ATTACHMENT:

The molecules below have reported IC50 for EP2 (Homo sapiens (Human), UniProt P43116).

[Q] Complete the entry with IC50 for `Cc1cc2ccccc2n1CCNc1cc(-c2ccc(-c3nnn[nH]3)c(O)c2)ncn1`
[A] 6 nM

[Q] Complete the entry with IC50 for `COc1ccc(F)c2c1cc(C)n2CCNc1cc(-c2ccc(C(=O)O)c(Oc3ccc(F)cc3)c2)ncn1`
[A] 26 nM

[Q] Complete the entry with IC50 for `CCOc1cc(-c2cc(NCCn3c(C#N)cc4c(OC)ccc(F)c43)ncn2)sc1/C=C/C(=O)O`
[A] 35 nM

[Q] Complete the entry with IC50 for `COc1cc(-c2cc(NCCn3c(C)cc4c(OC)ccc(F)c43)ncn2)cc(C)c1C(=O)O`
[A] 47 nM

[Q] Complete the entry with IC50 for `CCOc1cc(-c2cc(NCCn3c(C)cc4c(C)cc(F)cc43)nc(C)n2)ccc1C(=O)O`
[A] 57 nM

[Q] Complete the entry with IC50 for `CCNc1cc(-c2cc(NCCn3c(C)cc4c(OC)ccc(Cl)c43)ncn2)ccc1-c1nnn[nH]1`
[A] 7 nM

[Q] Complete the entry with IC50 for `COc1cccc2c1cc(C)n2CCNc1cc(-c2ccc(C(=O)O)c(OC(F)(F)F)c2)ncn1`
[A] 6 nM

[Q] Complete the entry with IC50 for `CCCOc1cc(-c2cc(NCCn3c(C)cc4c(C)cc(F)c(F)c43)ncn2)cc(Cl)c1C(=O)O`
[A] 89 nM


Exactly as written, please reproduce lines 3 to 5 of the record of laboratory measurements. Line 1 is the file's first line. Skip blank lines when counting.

[A] 6 nM

[Q] Complete the entry with IC50 for `COc1ccc(F)c2c1cc(C)n2CCNc1cc(-c2ccc(C(=O)O)c(Oc3ccc(F)cc3)c2)ncn1`
[A] 26 nM